Int J STD AIDS. 2000 Dec;11(12):804-11.
Kaul R, Kimani J, Nagelkerke NJ, Fonck K, Keli F, MacDonald KS, Ronald AR, Plummer FA, Bwayo JJ, Ngugi EN, Temmerman M, Moses S: Reduced HIV risk-taking and low HIV incidence after enrollment and risk-reduction counseling in a sexually transmitted disease prevention trial in Nairobi, Kenya: J Acquir Immune Defic Syndr. 2002 May 1;30(1):69-72. - 2002
There is an urgent need in sub-Saharan Africa to develop more effective methods of HIV prevention, including improved strategies of sexually transmitted infection (STI) prevention or an HIV vaccine. The efficacy of these strategies may be tested through clinical trials within cohorts at high risk for STI and HIV, such as female commercial sex workers. For ethical reasons, standard HIV prevention services, including access to free condoms, risk-reduction counseling, and STI therapy, will generally be offered to all study subjects. Because study subjects would often not otherwise have access to these prevention services, it is possible that enrollment in such clinical trials will itself reduce incidence rates of STI and HIV below expected levels, reducing the power to test the efficacy of the randomized intervention. We show that the provision of standard HIV prevention services as part of a randomized STI/HIV prevention trial is temporally associated with a dramatic reduction in sexual risk-taking, and that this reduction is directly associated with reduced STI incidence. This finding should be considered in the design of clinical trials with an endpoint of HIV incidence, in particular HIV preventive vaccine trials.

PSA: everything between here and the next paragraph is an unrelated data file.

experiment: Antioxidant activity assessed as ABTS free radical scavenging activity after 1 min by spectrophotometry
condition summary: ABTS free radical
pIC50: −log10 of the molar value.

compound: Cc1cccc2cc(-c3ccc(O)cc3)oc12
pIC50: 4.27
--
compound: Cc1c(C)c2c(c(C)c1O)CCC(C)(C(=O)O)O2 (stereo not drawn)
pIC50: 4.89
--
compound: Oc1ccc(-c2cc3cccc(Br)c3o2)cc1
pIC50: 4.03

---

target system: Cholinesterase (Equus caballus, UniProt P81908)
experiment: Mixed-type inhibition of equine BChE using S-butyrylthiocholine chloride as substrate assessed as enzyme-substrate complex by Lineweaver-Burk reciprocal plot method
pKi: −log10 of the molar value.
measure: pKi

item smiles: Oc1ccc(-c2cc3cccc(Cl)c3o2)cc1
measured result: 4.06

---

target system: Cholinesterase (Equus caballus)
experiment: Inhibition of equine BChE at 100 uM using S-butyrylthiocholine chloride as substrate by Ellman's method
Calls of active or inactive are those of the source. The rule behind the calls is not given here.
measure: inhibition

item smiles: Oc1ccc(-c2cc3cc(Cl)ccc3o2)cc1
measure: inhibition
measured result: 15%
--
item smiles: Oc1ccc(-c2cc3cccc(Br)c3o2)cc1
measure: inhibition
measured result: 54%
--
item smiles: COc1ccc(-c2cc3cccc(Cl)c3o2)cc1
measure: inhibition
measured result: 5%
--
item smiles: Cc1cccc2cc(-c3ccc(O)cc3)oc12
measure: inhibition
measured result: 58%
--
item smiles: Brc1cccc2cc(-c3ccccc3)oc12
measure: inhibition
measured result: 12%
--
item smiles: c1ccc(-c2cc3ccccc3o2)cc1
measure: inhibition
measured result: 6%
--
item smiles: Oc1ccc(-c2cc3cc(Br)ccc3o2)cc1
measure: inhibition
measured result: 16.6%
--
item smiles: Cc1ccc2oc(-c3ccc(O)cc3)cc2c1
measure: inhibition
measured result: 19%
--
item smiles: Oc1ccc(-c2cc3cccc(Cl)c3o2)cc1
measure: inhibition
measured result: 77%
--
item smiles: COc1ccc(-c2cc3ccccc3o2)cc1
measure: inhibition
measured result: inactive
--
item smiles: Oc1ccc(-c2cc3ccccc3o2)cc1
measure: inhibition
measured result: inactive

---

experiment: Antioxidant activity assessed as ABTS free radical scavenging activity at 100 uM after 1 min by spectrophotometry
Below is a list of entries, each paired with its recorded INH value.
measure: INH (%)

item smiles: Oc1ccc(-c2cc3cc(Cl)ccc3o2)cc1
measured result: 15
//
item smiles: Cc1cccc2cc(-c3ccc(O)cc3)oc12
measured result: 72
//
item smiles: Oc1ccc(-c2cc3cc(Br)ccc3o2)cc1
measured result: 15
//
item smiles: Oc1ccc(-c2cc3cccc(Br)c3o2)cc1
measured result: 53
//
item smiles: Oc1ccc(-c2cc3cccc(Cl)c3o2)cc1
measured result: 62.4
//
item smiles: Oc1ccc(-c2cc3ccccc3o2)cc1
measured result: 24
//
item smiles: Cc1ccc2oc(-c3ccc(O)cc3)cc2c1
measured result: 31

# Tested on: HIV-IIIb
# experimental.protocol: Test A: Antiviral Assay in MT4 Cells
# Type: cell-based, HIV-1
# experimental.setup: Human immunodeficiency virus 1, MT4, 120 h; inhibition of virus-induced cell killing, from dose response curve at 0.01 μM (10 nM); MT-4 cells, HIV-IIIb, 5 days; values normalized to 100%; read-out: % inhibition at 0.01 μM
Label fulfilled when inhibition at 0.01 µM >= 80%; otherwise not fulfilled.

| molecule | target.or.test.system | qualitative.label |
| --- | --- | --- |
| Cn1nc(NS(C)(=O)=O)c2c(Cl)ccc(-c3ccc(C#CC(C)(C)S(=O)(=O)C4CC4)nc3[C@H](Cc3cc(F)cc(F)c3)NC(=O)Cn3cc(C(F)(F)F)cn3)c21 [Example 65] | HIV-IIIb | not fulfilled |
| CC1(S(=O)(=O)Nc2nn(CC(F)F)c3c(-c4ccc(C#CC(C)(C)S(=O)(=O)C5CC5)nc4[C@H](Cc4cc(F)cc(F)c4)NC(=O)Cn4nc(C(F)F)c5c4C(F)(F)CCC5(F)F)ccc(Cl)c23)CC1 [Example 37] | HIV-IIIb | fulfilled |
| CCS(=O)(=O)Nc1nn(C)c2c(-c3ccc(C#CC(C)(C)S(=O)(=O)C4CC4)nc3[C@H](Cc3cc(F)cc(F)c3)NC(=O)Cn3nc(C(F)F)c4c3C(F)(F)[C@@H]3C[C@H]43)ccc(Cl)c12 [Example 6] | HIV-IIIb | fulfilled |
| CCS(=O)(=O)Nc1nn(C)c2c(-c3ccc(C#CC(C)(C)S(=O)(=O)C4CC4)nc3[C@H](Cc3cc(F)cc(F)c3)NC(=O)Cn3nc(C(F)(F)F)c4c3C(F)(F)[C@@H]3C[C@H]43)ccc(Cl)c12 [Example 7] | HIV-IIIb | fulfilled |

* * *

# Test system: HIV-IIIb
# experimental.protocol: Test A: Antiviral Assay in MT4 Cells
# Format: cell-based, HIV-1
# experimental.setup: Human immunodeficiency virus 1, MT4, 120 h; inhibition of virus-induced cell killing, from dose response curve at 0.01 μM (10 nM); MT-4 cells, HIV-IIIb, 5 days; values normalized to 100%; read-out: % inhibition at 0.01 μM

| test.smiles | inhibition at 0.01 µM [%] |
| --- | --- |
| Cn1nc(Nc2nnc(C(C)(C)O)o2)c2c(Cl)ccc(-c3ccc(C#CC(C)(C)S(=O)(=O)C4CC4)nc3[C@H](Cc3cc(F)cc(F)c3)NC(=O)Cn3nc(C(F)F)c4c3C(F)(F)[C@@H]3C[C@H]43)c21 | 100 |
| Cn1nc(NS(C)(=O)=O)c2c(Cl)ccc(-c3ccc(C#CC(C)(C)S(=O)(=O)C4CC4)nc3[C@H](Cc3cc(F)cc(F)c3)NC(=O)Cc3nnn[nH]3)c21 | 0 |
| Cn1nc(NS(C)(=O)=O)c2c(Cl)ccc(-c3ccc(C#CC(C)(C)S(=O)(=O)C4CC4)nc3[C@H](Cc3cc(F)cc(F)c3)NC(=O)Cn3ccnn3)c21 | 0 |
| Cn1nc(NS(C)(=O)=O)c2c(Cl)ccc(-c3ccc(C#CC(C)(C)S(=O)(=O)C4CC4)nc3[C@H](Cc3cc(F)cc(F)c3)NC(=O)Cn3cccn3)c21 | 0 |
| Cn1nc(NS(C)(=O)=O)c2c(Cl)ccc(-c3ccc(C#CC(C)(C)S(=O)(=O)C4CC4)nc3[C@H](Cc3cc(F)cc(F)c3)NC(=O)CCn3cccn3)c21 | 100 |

J Acquir Immune Defic Syndr. 2002 May 1;30(1):69-72.
Public health. Reducing HIV transmission in developing countries. Jha P, Nagelkerke JD, Ngugi EN, Prasada Rao JV, Willbond B, Moses S, Plummer FA. Science. 2001 Apr 13;292(5515):224-5. - 2001
Science. 2001 Apr 13;292(5515):224-5
Sexually transmitted infections and vaginal douching in a population of female sex workers in Nairobi, Kenya. Fonck K, Kaul R, Keli F, Bwayo JJ, Ngugi EN, Moses S, Temmerman M. Sex Transm Infect. 2001 Aug;77(4):271-5 - 2001